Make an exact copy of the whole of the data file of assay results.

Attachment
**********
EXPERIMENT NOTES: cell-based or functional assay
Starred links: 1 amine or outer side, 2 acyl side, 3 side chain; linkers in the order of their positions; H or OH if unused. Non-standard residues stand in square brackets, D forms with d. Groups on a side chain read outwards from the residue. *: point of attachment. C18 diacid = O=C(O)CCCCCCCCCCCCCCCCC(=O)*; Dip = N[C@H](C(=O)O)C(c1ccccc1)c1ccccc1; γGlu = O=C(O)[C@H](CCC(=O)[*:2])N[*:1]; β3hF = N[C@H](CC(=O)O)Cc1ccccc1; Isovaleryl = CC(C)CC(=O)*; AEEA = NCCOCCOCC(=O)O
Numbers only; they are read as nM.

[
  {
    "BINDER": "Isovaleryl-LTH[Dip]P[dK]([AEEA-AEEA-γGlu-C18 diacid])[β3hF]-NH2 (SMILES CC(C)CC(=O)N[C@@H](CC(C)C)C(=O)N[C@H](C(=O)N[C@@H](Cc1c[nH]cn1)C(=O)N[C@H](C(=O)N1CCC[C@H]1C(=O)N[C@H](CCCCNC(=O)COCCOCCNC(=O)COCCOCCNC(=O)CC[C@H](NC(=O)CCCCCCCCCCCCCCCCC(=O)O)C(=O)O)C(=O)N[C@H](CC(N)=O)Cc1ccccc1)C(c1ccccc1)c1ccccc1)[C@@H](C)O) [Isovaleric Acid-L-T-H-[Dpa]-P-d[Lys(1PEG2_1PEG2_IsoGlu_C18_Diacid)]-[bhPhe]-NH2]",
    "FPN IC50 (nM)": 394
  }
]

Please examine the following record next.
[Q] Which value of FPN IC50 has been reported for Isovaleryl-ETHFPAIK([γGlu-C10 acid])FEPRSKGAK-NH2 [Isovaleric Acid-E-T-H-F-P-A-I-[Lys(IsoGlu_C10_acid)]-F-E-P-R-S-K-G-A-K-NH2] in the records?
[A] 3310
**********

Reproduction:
EXPERIMENT NOTES: cell-based or functional assay
Starred links: 1 amine or outer side, 2 acyl side, 3 side chain; linkers in the order of their positions; H or OH if unused. Non-standard residues stand in square brackets, D forms with d. Groups on a side chain read outwards from the residue. *: point of attachment. C18 diacid = O=C(O)CCCCCCCCCCCCCCCCC(=O)*; Dip = N[C@H](C(=O)O)C(c1ccccc1)c1ccccc1; γGlu = O=C(O)[C@H](CCC(=O)[*:2])N[*:1]; β3hF = N[C@H](CC(=O)O)Cc1ccccc1; Isovaleryl = CC(C)CC(=O)*; AEEA = NCCOCCOCC(=O)O
Numbers only; they are read as nM.

[
  {
    "BINDER": "Isovaleryl-LTH[Dip]P[dK]([AEEA-AEEA-γGlu-C18 diacid])[β3hF]-NH2 (SMILES CC(C)CC(=O)N[C@@H](CC(C)C)C(=O)N[C@H](C(=O)N[C@@H](Cc1c[nH]cn1)C(=O)N[C@H](C(=O)N1CCC[C@H]1C(=O)N[C@H](CCCCNC(=O)COCCOCCNC(=O)COCCOCCNC(=O)CC[C@H](NC(=O)CCCCCCCCCCCCCCCCC(=O)O)C(=O)O)C(=O)N[C@H](CC(N)=O)Cc1ccccc1)C(c1ccccc1)c1ccccc1)[C@@H](C)O) [Isovaleric Acid-L-T-H-[Dpa]-P-d[Lys(1PEG2_1PEG2_IsoGlu_C18_Diacid)]-[bhPhe]-NH2]",
    "FPN IC50 (nM)": 394
  }
]

Please examine the following record next.
[Q] Which value of FPN IC50 has been reported for Isovaleryl-ETHFPAIK([γGlu-C10 acid])FEPRSKGAK-NH2 [Isovaleric Acid-E-T-H-F-P-A-I-[Lys(IsoGlu_C10_acid)]-F-E-P-R-S-K-G-A-K-NH2] in the records?
[A] 3310